Bicycling can be one of the best aerobic workouts you can do to improve your cardiovascular health, muscular endurance and strength. The Department of Health and Human Services recommends most healthy adults get at least 150 minutes of moderate aerobic activity each week, or 75 minutes of intense aerobic activity. Biking is a way to achieve the suggested amount of aerobic activity and have fun, too. There are, however, some risks associated with biking to be cognizant of.
Improve Your Cardiovascular Health
Riding a bike gives you the same cardiovascular benefits as any other aerobic exercise. Your cardiovascular health refers to your heart and blood vessels. Jonathan Myers, a doctor in exercise and cardiovascular health, states that people who get 30 minutes of modest activity a day, such as cycling, will experience benefits linked to cardiovascular health. This includes an increase in exercise tolerance, weight loss, lower blood pressure, reduction in bad cholesterol, increase in good cholesterol and increase in insulin sensitivity.
Moderate and Intense Aerobic Exercise
According to the Centers for Disease Control and Prevention, Bicycling is an effective way of getting the suggested amount of moderate or intense aerobic exercise each week for optimal health. During a moderate aerobic workout, your heart rate goes up, you break a sweat, and your breathing quickens but not so much that you can't carry on a conversation. During an intense aerobic workout, your heart rate goes up quite a bit, you sweat, and your breathing is deep enough that you cannot easily carry on a conversation.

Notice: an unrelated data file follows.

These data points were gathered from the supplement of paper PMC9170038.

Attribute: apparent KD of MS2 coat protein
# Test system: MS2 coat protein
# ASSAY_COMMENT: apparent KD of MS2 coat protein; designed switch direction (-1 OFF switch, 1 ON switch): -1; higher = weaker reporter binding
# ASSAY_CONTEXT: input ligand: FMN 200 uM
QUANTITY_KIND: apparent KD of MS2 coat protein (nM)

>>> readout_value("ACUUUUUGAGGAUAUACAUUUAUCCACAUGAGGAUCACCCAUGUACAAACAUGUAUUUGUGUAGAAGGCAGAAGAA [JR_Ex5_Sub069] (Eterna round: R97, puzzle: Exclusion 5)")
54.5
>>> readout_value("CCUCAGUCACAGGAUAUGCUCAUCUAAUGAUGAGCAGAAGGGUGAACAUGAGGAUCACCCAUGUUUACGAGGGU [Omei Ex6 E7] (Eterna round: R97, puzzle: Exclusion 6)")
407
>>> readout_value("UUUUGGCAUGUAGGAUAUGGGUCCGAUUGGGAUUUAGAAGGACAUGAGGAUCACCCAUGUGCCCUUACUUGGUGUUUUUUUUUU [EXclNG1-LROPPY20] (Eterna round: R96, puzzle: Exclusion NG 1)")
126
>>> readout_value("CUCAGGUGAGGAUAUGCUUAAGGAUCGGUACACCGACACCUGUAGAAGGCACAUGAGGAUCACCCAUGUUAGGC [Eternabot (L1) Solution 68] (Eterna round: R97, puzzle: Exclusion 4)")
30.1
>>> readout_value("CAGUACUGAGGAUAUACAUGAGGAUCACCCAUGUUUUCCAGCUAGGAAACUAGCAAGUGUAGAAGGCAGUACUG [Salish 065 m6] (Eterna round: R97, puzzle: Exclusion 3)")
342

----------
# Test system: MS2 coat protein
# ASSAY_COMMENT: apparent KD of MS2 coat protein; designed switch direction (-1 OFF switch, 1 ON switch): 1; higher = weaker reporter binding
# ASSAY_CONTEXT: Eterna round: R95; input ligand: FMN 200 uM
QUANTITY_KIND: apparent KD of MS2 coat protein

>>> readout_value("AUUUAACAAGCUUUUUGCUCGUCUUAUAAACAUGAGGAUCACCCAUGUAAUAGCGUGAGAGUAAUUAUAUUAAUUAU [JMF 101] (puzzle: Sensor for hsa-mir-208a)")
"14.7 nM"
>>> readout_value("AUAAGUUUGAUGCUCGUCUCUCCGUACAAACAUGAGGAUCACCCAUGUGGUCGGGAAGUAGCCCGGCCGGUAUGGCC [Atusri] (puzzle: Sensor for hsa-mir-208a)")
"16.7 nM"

Strengthen Your Muscular System and Endurance
According to the Bicycle Helmet Research Foundation, a week of inactivity can reduce the strength of your muscles up to 50 percent. Bicycling activates most of your body's muscles. As you pedal, you use your hamstrings, glutes, quadriceps, shin and calf muscles. Your abdomen and back muscles stabilize your body, and your shoulder and arm muscles support your body at the handlebars. The harder you pedal and the more hills you climb, the more you will strengthen your muscular system and build endurance.
The Benefits Versus the Risks of Biking
NPR reported a study that was conducted by the Institute for Exercise and Sports Sciences at the University of Copenhagen; the study found that among 30,000 people living in Copenhagen over 14 years, those who biked to work lowered their risk of death compared to sedentary people. NPR reported numerous other scientific studies around the world also showing that biking lowers people's risk of death. Biking on the street can be risky, however; according to the U.S. Department of Transportation, bike riders account for 2 percent of traffic deaths.